yearling, what now? - Page 2

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yearling, what now?

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  • De spooking a yearling horse

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    05-23-2009, 12:04 AM
Sounds like you have a good hand on things. He is one little stunner. Just continue showing him things, even the ones he has already seen. Make sure he trailers as well. Keep him exposed and keep testing him with new things.
There a couple great books out there with ideas on "de-spooking". A lot of things I have found were great to expose horses to new things, which in reality isn't de-spooking, but marely teaching them to respond to new scary situations more humanly rather than freak out.
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    05-23-2009, 08:28 PM
Ya he is going to be spending the summer being a horse for sure. I work with him often, but he still has lots of time to play, I even play with him! He's super lazy though, silly boy. I've gotten him used to strangers, he LOVES new people (I swear he's a dog). I really want to pony him this summer, that's the one thing I need to work with him on. Thanks everyone!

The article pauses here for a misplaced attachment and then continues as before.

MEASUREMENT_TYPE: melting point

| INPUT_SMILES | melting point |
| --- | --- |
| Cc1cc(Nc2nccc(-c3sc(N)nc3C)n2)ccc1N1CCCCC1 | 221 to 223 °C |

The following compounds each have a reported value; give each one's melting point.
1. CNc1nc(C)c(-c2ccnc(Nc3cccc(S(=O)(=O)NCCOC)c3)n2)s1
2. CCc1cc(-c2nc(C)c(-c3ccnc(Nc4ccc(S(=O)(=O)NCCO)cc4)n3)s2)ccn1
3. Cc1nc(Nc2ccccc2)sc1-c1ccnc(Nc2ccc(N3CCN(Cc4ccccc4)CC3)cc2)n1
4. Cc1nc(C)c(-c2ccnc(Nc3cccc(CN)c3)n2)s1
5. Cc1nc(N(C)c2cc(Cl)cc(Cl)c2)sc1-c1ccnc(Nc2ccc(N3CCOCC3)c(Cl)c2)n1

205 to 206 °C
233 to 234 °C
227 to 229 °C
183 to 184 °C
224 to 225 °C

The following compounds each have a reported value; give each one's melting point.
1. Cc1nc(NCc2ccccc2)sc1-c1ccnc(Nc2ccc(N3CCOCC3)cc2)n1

05-24-2009, 12:33 AM
Green Broke
Originally Posted by Starryeyed    
I have a yearling POA gelding that I have owned since he was 3 months old. He is a great little colt and has the best friendly personality. Anyways, I want to continue his training, but since he is my first horse I don't know what I should be doing with him as a yearling? He already knows how to lead, lunge w/t/c (not to long and hard obviously), pick up feet, tie and cross tie. I've also taken him over tarps, poles on the ground, and other "scary" stuff. Whats next? I like keeping him entertained and learning new things, but don't want to push him or do anything harmful for his age. Your advice is appreciated! Also what is sacking out?, heard it on other topic, probably a dumb question. Thanks!
Sounds like you're pretty much done until he's 2 and ready for long-lining and/or ground driving and learning to carry a saddle.

I like to take my horses on "walks" in hand on the trail. It helps them become familiar with going away from their "safety zone". It also encourages them to become dependent on YOU in new/scary situations, instead of another horse (such as when you pony a young one). Lead him from BOTH sides and continue some basic ground work while you're out there. Let him graze some too, so he'll learn to look forward to trails.

I would not lunge him more than 10 minutes total at this age. Lunging or round pen work in circles is not good for growing joints.

Have you had his feet done yet? If not, then a visit from a trimmer is due. Those baby feet need to be kept in balance as well.
    05-26-2009, 02:53 PM
Oh yes, he's had his feet done every six weeks since I got him. I've started doing walks, but need to do that more.

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